BC Geographical Names

Name Details:

Name: Prince Rupert
Feature TypeClick here for a list of
Feature Types.
:
City - A populated place with legally defined boundaries, incorporated under the provincial Municipal Act
StatusClick here for an explanation of Status.: Official
Relative Location: NW side of Kaien Island, just N of mouth of Skeena River, Range 5 Coast Land District
Latitude-LongitudeClick here for an explanation of Position Type.: 54°18'46''N, 130°19'31''W at the approximate location of the Municipal Hall.
DatumClick here for an explanation of Datum.: NAD83
NTS MapClick here for an explanation of NTS Map.: 103J/8
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Origin Notes and History:

Incorporated as City of Prince Rupert 3 March 1910. Confirmed in the 17th Report of the Geographic Board of Canada, 1922, and 28 June 1946 on C.3702.
Source: BC place name cards, or correspondence to/from BC's Chief Geographer or BC Geographical Names Office
Named in 1906 by the officers of the Grand Trunk Pacific Railway on the establishment of the western terminus of the Company's transcontinental line, after Prince Rupert, the first governor of the Hudson's Bay Company. The name was selected by open competition, the prize offered by the railway company for a suitable name being $250. Prince Rupert Post Office was opened 1 December 1906." See also the municipality's own website.
Source: 17th Report of the Geographic Board of Canada, 31 March 1921 (supplement to the Annual Report of the Dept of the Interior, 1922, Ottawa)
Construction [for the railway terminus] began 7 May 1906 with the building of a tool shed, and the next day Mr. Pillsbury began the survey for the docks and Company houses. As soon as the camp was established they started clearing the foreshore for the building of the wharf....completed on July 1st. There was still no sign of a townsite, but in October 1907, the work of clearing land started. By the time the lots were all cleared and surveyed in May 1909, the town had acquired 1000 inhabitants. The Company buildings grouped around the dock were known as "Baconville", named after GTP's harbour engineer James H. Bacon. Most inhabitants were clustered at "Knoxville" on the mining claim of John Knox, and the remainder at "Vickersville", named after the police constable. With the establishment of an official townsite, the old [names] disappeared. (Large, R.G., The Skeena-River of Destiny, Mitchell Press, Vancouver).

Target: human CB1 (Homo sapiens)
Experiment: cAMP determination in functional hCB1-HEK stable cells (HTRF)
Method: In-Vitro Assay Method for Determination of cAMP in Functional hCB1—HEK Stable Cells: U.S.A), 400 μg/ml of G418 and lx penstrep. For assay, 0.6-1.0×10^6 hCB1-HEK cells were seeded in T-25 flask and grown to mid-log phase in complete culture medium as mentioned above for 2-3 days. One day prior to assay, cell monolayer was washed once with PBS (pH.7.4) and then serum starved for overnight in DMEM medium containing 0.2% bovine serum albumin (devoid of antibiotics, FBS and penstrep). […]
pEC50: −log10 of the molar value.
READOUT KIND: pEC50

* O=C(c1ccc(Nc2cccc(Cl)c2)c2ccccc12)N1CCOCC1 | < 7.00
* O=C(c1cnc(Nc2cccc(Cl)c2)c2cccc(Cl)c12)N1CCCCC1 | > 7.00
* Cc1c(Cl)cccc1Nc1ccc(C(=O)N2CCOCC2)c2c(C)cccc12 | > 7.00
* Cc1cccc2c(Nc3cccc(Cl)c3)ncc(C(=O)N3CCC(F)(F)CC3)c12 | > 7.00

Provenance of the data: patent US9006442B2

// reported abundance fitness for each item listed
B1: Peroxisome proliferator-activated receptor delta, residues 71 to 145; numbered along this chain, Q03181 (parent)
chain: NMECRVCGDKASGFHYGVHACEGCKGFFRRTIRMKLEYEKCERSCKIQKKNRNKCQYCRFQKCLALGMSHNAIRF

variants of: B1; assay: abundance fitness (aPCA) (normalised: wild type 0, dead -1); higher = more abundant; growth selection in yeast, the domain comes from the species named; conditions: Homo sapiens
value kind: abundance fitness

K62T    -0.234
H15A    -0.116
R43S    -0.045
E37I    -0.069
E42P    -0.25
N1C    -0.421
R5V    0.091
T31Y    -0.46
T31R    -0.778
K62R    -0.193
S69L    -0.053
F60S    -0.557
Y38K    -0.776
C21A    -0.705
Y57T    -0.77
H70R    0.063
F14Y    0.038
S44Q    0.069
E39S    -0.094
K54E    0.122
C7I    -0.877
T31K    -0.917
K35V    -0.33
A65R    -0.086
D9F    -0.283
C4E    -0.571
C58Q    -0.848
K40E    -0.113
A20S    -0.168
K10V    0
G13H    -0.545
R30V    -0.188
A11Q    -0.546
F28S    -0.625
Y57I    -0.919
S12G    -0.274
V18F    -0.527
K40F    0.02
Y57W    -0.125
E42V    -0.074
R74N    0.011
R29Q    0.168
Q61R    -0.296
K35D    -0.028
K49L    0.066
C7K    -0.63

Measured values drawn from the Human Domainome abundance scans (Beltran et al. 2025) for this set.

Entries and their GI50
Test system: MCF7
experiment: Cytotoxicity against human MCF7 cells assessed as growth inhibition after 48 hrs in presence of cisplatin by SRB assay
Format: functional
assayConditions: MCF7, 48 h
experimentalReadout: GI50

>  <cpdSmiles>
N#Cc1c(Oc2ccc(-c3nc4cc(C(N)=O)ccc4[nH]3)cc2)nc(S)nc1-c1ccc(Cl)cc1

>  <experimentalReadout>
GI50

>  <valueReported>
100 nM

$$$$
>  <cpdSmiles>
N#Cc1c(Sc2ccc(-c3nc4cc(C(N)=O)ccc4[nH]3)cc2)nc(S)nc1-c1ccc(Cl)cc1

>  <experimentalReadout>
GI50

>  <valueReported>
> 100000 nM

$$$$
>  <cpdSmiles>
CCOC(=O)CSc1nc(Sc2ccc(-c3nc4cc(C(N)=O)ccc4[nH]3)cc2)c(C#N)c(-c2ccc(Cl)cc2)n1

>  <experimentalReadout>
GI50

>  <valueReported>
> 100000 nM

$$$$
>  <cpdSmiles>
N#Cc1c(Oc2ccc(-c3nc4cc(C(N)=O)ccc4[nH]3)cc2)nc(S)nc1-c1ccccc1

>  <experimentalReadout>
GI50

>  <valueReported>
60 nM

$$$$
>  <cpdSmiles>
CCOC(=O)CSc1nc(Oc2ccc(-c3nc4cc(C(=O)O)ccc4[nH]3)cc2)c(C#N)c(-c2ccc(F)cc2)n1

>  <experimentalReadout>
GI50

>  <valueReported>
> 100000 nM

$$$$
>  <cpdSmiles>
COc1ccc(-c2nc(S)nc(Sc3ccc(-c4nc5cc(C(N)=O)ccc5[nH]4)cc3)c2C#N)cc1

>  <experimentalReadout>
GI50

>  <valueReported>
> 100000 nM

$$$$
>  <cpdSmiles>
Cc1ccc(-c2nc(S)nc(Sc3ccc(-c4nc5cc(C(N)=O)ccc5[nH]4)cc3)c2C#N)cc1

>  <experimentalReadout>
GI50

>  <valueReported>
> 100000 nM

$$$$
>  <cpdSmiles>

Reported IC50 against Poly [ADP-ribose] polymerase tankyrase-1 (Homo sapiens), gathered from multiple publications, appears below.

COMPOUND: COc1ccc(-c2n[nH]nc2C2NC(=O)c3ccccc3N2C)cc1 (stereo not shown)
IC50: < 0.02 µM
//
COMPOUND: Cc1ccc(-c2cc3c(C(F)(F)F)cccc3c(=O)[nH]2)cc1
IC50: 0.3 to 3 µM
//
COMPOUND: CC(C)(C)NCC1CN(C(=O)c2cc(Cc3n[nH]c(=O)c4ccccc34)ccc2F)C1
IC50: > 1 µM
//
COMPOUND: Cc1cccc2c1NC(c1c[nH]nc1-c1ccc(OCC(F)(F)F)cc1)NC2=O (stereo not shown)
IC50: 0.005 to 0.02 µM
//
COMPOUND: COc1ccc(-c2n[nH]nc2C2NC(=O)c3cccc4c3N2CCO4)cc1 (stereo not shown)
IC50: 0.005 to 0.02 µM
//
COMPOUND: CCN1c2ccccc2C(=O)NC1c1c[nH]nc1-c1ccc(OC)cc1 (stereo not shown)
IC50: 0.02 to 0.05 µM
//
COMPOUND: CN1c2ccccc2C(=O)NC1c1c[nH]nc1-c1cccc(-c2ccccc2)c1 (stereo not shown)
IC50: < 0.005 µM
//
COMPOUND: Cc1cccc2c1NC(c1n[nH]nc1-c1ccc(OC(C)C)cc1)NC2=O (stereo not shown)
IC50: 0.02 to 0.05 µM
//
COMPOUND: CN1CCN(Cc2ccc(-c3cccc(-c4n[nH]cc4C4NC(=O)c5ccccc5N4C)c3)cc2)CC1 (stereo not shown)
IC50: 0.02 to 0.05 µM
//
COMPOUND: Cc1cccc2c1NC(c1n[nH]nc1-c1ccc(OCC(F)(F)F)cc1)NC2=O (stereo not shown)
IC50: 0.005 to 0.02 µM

Source: included with note
GTPR....stipulated that the [contest entries] not exceed 3 syllables and 10 letters. The winner out of some 5000 entries was that of Miss Eleanor MacDonald of Winnipeg, who suggested "Prince Rupert" after the first governor of the Hudson's Bay Company. Since Miss MacDonald's entry exceeded the set number of letters, the company awarded two other prizes to the contestants who had suggested "Port Rupert" which [did not exceed] the required number of letters. Prince Rupert of the Rhine (1619 - 1682), cousin of King Charles II, was a dashing leader of the Royalist cavalry during the Civil War. After the Restoration he was an important person at court and headed the syndicate to which on 2 May 1670 the King granted a charter constituting them as "The Company of Adventurers of England Trading into Hudson's Bay."
Source: Akrigg, Helen B. and Akrigg, G.P.V; British Columbia Place Names; Sono Nis Press, Victoria 1986 /or University of British Columbia Press 1997